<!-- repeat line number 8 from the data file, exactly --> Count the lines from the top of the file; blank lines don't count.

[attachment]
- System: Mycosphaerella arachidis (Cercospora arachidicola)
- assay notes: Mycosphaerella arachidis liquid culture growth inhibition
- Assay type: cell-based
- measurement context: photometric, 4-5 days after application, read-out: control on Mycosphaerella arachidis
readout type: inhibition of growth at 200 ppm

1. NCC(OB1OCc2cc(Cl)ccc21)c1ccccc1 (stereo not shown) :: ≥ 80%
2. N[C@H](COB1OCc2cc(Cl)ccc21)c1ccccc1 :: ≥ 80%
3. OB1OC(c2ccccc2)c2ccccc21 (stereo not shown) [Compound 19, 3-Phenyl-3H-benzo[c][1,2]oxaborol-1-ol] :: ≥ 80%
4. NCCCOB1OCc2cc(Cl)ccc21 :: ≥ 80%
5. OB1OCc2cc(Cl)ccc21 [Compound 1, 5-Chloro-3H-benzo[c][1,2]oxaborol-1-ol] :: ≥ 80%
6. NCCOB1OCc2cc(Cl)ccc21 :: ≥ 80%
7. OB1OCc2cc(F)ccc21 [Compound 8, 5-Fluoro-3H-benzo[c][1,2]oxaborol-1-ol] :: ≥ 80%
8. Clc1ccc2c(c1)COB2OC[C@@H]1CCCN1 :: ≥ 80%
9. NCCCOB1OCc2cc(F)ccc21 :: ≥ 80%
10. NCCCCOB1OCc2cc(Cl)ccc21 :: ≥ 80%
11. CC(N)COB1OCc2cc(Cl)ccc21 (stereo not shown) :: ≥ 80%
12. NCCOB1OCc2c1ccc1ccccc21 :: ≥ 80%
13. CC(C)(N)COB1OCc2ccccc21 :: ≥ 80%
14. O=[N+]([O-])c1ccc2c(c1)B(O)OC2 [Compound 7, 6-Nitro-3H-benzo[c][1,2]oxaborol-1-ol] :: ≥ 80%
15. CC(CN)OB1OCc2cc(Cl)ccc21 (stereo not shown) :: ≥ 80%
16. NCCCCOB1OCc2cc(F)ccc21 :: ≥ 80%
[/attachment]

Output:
3. OB1OC(c2ccccc2)c2ccccc21 (stereo not shown) [Compound 19, 3-Phenyl-3H-benzo[c][1,2]oxaborol-1-ol] :: ≥ 80%